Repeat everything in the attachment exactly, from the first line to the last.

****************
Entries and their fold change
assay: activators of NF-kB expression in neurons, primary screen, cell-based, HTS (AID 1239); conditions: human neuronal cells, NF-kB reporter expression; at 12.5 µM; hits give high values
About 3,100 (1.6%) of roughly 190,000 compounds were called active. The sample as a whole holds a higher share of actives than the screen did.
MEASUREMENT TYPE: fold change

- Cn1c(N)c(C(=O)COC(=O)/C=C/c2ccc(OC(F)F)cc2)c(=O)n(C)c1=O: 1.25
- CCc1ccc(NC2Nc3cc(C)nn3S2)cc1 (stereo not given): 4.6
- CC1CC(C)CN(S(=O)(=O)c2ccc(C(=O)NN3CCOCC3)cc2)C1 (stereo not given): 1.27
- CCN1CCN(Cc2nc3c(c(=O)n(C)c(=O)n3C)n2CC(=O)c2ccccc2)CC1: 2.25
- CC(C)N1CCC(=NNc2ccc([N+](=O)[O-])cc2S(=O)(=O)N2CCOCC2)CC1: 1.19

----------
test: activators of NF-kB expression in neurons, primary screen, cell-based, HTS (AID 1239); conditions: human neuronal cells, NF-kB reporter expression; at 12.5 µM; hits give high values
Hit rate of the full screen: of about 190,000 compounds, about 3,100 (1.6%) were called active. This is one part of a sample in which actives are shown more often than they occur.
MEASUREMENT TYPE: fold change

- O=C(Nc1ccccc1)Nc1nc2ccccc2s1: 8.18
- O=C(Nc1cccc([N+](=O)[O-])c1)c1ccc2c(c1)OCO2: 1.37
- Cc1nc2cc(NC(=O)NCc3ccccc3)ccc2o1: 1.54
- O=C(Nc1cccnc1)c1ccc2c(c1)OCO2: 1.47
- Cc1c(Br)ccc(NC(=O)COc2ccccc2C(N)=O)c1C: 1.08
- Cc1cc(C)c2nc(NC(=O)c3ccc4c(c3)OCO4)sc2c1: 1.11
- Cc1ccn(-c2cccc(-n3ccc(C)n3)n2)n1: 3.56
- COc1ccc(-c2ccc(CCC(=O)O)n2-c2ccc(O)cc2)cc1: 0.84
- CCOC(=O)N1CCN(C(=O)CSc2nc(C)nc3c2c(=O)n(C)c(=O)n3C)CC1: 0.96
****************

Entries and their fold change
assay: activators of NF-kB expression in neurons, primary screen, cell-based, HTS (AID 1239); conditions: human neuronal cells, NF-kB reporter expression; at 12.5 µM; hits give high values
About 3,100 (1.6%) of roughly 190,000 compounds were called active. The sample as a whole holds a higher share of actives than the screen did.
MEASUREMENT TYPE: fold change

- Cn1c(N)c(C(=O)COC(=O)/C=C/c2ccc(OC(F)F)cc2)c(=O)n(C)c1=O: 1.25
- CCc1ccc(NC2Nc3cc(C)nn3S2)cc1 (stereo not given): 4.6
- CC1CC(C)CN(S(=O)(=O)c2ccc(C(=O)NN3CCOCC3)cc2)C1 (stereo not given): 1.27
- CCN1CCN(Cc2nc3c(c(=O)n(C)c(=O)n3C)n2CC(=O)c2ccccc2)CC1: 2.25
- CC(C)N1CCC(=NNc2ccc([N+](=O)[O-])cc2S(=O)(=O)N2CCOCC2)CC1: 1.19

----------
test: activators of NF-kB expression in neurons, primary screen, cell-based, HTS (AID 1239); conditions: human neuronal cells, NF-kB reporter expression; at 12.5 µM; hits give high values
Hit rate of the full screen: of about 190,000 compounds, about 3,100 (1.6%) were called active. This is one part of a sample in which actives are shown more often than they occur.
MEASUREMENT TYPE: fold change

- O=C(Nc1ccccc1)Nc1nc2ccccc2s1: 8.18
- O=C(Nc1cccc([N+](=O)[O-])c1)c1ccc2c(c1)OCO2: 1.37
- Cc1nc2cc(NC(=O)NCc3ccccc3)ccc2o1: 1.54
- O=C(Nc1cccnc1)c1ccc2c(c1)OCO2: 1.47
- Cc1c(Br)ccc(NC(=O)COc2ccccc2C(N)=O)c1C: 1.08
- Cc1cc(C)c2nc(NC(=O)c3ccc4c(c3)OCO4)sc2c1: 1.11
- Cc1ccn(-c2cccc(-n3ccc(C)n3)n2)n1: 3.56
- COc1ccc(-c2ccc(CCC(=O)O)n2-c2ccc(O)cc2)cc1: 0.84
- CCOC(=O)N1CCN(C(=O)CSc2nc(C)nc3c2c(=O)n(C)c(=O)n3C)CC1: 0.96